Documentary Review: Val Lewton: The Man In the Shadows (2007)

Release Date: September 2nd, 2007
Directed by: Kent Jones
Narrated by: Martin Scorsese, Elias Koteas

Turner Classic Movies (TCM), Turner Entertainment, Sikelia Productions, 77 Minutes

Review:

I remember seeing this on television a decade ago and it is where I really discovered who Val Lewton is and why his contribution to the film industry was so important.

When I was a kid, I discovered classic film early, as my mother and grandmother were both avid watchers of AMC, which at the time still stood for American Movie Classics. I also watched a lot of TCM, or Turner Classic Movies, when that cable network debuted. I got pulled in to old school horror, as I loved the Universal Monsters movies, Vincent Price’s Edgar Allan Poe pictures and the movies put out by Hammer with Christopher Lee and Peter Cushing. I didn’t quite experience Val Lewton’s body of work though, until years later.

My appreciation for all that other stuff, really gave me the foundation to appreciate and understand what Lewton was trying to do for RKO Radio Pictures. His mission was to run the B-movie unit for the studio, where he and the artists he brought in, would create films to rival what Universal was doing with all their successful Monster franchises.

I’m glad that I found this on television a decade ago and it was really fantastic revisiting it now, as it is streaming on FilmStruck.

It is produced and narrated by Martin Scorsese with Elias Koteas jumping in to narrate Val Lewton’s actual words.

It is a nice and quick documentary that covers a lot of ground and gives a good amount of time to each of Lewton’s pictures. It also gets into how his collaborations with Boris Karloff came to be and how Lewton initially didn’t want to work with Karloff but quickly grew to love the man’s work, as he helped contribute to these films, which were much more psychological and intelligent than the majority of Universal’s horror pictures.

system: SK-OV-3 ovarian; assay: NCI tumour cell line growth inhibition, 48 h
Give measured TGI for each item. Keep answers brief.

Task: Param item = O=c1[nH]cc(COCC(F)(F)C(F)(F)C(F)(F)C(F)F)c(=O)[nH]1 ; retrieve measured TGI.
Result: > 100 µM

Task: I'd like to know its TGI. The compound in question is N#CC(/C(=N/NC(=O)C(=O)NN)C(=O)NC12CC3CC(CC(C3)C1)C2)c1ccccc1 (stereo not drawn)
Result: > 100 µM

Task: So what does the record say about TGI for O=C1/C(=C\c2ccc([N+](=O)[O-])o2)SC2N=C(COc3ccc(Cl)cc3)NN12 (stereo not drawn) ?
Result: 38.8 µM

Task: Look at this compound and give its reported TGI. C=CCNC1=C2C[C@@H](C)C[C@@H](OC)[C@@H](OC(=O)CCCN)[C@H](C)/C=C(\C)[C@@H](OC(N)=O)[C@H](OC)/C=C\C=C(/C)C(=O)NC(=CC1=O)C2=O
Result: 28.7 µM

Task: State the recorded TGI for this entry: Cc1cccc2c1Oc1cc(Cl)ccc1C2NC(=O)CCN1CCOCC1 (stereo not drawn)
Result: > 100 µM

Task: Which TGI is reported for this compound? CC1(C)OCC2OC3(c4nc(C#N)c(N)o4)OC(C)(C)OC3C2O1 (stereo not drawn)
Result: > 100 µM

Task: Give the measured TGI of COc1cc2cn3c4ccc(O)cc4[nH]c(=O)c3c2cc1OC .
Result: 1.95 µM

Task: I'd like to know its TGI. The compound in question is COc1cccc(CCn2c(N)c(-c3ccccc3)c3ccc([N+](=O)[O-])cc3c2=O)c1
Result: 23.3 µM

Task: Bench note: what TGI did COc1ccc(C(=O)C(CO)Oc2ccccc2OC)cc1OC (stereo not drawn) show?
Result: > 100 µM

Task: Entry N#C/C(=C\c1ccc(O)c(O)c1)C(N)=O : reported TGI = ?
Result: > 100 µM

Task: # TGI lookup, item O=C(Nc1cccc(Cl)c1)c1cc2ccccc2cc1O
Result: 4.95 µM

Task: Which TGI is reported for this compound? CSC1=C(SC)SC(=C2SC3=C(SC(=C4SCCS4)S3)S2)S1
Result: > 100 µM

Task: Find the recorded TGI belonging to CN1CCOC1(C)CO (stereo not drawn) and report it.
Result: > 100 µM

Lewton created horror movies that had a noir style about them. In fact, his films sort of built a bridge between German Expressionist horror movies like Nosferatu and The Cabinet of Dr. Caligari and the film-noir movement of the 1940s.

If you love classic horror or film-noir and haven’t seen Lewton’s films, you need to. You should also check out this documentary, which is a great primer on the man and his work.

Rating: 8.75/10

Film Review: Star Trek: The Motion Picture (1979)

Release Date: December 7th, 1979
Directed by: Robert Wise
Written by: Alan Dean Foster, Harold Livingston
Based on: Star Trek by Gene Roddenberry
Music by: Jerry Goldsmith
Cast: William Shatner, Leonard Nimoy, DeForest Kelley, James Doohan, George Takei, Walter Koenig, Nichelle Nichols, Majel Barrett, Grace Lee Whitney, Mark Lenard, Persis Khambatta, Stephen Collins